GENEVA, Nov. 8 (Xinhua) -- The World Food Programme (WFP) said Thursday it is almost doubling the number of people it aims to reach each month in Yemen to 14 million from its current 7 to 8 million.
"WFP Food and other humanitarian support has been instrumental in helping prevent famine, but the indications are that even greater efforts will be needed to avert mass starvation. The new target is 14 million," said WFP in a statement released here.
It said that intense fighting in and around the port city of Hodeidah has caused major delays to the arrival of humanitarian and commercial cargo.
As a result, the price of food in shops has shot up beyond the reach of many people.
"Yemen is the largest hunger crisis in the world. Millions of people are living on the edge of famine and the situation is getting worse by the day," said WFP.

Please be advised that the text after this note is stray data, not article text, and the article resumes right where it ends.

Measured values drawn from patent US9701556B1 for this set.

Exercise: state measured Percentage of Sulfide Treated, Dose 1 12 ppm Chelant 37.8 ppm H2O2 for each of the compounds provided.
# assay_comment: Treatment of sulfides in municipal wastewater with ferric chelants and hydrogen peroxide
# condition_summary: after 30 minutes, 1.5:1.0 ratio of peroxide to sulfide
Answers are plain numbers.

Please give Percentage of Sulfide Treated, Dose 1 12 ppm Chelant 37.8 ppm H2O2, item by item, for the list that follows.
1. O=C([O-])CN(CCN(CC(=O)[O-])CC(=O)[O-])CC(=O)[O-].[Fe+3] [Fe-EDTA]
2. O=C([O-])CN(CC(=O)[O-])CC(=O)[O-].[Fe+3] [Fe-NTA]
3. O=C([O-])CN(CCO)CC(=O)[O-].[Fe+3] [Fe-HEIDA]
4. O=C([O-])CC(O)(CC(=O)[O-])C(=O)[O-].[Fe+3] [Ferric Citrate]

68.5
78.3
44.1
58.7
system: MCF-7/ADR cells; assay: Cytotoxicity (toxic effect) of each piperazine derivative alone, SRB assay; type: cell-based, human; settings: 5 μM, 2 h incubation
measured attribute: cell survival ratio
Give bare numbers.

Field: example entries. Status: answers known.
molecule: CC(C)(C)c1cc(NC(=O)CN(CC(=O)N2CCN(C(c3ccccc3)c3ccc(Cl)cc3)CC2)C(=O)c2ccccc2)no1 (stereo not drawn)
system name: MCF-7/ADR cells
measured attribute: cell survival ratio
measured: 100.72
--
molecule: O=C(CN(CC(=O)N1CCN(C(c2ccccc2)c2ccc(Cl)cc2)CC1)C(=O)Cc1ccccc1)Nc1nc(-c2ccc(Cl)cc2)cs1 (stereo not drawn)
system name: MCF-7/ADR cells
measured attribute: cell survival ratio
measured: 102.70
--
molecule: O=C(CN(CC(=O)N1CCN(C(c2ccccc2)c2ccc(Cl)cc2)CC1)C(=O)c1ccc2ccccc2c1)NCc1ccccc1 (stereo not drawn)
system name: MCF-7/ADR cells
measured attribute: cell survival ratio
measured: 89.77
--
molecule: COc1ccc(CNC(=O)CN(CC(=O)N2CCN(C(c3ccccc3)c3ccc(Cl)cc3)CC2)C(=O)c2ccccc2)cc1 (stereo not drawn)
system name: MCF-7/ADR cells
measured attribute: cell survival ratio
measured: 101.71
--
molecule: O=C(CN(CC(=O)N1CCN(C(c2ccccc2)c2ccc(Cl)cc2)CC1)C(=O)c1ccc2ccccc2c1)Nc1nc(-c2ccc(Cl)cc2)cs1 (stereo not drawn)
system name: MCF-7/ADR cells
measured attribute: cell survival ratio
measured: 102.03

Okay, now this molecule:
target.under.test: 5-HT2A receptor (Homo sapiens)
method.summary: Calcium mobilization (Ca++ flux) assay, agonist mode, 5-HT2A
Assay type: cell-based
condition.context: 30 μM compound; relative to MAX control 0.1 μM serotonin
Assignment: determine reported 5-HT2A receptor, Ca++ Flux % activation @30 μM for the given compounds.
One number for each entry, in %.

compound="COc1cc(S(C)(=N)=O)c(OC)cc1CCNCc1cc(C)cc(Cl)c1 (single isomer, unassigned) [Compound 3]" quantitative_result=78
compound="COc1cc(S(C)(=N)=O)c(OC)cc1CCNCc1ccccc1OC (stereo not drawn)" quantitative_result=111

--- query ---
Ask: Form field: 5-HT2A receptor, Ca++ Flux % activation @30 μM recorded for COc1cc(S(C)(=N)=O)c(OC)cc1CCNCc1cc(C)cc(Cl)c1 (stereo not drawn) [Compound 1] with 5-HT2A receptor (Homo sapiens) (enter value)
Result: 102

The WFP said that the food crisis in Yemen is a "man-made one" and is the result of conflict, economic collapse, rising prices, and problems of supply and distribution.
This means that many food items are beyond the reach of most Yemenis.
The UN food body said that an Integrated Phase Classification (IPC) assessment done in October and to be published this month will give a more precise picture of food insecurity in Yemen.
The last IPC report (March 2017) put the numbers in the Emergency category of food insecurity at 6.8 million people.
It is expected that, in the forthcoming IPC, the number could rise to 12 or even 14 million people. This would mean nearly half the population having so little to eat that they are just one step away from starvation, said WFP.